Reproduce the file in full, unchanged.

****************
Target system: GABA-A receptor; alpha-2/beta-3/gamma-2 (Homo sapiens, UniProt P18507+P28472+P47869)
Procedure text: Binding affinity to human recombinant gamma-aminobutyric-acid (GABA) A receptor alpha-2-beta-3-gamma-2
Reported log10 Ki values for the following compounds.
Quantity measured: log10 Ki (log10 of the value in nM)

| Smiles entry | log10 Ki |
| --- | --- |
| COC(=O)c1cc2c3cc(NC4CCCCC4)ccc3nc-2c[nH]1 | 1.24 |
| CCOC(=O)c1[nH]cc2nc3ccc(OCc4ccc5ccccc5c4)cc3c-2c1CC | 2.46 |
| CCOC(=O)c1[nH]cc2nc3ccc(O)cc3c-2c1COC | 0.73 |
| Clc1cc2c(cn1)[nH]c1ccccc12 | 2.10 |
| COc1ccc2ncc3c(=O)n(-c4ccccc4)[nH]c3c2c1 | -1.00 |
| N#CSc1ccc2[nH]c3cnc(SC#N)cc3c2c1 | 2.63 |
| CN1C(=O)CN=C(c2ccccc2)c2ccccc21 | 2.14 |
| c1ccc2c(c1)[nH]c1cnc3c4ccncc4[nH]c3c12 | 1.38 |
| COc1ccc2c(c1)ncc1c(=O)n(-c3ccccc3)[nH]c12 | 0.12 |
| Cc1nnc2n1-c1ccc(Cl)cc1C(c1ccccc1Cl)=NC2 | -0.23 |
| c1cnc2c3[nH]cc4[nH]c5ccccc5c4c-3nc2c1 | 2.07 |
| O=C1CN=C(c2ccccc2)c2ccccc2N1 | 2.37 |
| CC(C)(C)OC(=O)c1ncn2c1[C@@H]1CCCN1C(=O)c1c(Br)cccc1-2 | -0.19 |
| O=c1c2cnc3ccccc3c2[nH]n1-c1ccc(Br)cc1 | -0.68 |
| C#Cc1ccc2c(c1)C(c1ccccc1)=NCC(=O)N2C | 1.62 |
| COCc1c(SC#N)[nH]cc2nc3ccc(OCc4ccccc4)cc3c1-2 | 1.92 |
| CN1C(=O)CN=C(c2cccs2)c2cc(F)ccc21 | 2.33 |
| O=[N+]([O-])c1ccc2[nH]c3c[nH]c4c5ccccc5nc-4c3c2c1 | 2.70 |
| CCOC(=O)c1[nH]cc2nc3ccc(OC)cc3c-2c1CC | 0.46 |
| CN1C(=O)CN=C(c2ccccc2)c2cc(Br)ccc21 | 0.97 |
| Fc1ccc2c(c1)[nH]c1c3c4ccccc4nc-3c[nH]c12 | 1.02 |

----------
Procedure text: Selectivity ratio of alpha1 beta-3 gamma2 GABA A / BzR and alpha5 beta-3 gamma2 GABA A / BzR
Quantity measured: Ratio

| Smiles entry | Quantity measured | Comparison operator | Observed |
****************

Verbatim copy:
Target system: GABA-A receptor; alpha-2/beta-3/gamma-2 (Homo sapiens, UniProt P18507+P28472+P47869)
Procedure text: Binding affinity to human recombinant gamma-aminobutyric-acid (GABA) A receptor alpha-2-beta-3-gamma-2
Reported log10 Ki values for the following compounds.
Quantity measured: log10 Ki (log10 of the value in nM)

| Smiles entry | log10 Ki |
| --- | --- |
| COC(=O)c1cc2c3cc(NC4CCCCC4)ccc3nc-2c[nH]1 | 1.24 |
| CCOC(=O)c1[nH]cc2nc3ccc(OCc4ccc5ccccc5c4)cc3c-2c1CC | 2.46 |
| CCOC(=O)c1[nH]cc2nc3ccc(O)cc3c-2c1COC | 0.73 |
| Clc1cc2c(cn1)[nH]c1ccccc12 | 2.10 |
| COc1ccc2ncc3c(=O)n(-c4ccccc4)[nH]c3c2c1 | -1.00 |
| N#CSc1ccc2[nH]c3cnc(SC#N)cc3c2c1 | 2.63 |
| CN1C(=O)CN=C(c2ccccc2)c2ccccc21 | 2.14 |
| c1ccc2c(c1)[nH]c1cnc3c4ccncc4[nH]c3c12 | 1.38 |
| COc1ccc2c(c1)ncc1c(=O)n(-c3ccccc3)[nH]c12 | 0.12 |
| Cc1nnc2n1-c1ccc(Cl)cc1C(c1ccccc1Cl)=NC2 | -0.23 |
| c1cnc2c3[nH]cc4[nH]c5ccccc5c4c-3nc2c1 | 2.07 |
| O=C1CN=C(c2ccccc2)c2ccccc2N1 | 2.37 |
| CC(C)(C)OC(=O)c1ncn2c1[C@@H]1CCCN1C(=O)c1c(Br)cccc1-2 | -0.19 |
| O=c1c2cnc3ccccc3c2[nH]n1-c1ccc(Br)cc1 | -0.68 |
| C#Cc1ccc2c(c1)C(c1ccccc1)=NCC(=O)N2C | 1.62 |
| COCc1c(SC#N)[nH]cc2nc3ccc(OCc4ccccc4)cc3c1-2 | 1.92 |
| CN1C(=O)CN=C(c2cccs2)c2cc(F)ccc21 | 2.33 |
| O=[N+]([O-])c1ccc2[nH]c3c[nH]c4c5ccccc5nc-4c3c2c1 | 2.70 |
| CCOC(=O)c1[nH]cc2nc3ccc(OC)cc3c-2c1CC | 0.46 |
| CN1C(=O)CN=C(c2ccccc2)c2cc(Br)ccc21 | 0.97 |
| Fc1ccc2c(c1)[nH]c1c3c4ccccc4nc-3c[nH]c12 | 1.02 |

----------
Procedure text: Selectivity ratio of alpha1 beta-3 gamma2 GABA A / BzR and alpha5 beta-3 gamma2 GABA A / BzR
Quantity measured: Ratio

| Smiles entry | Quantity measured | Comparison operator | Observed |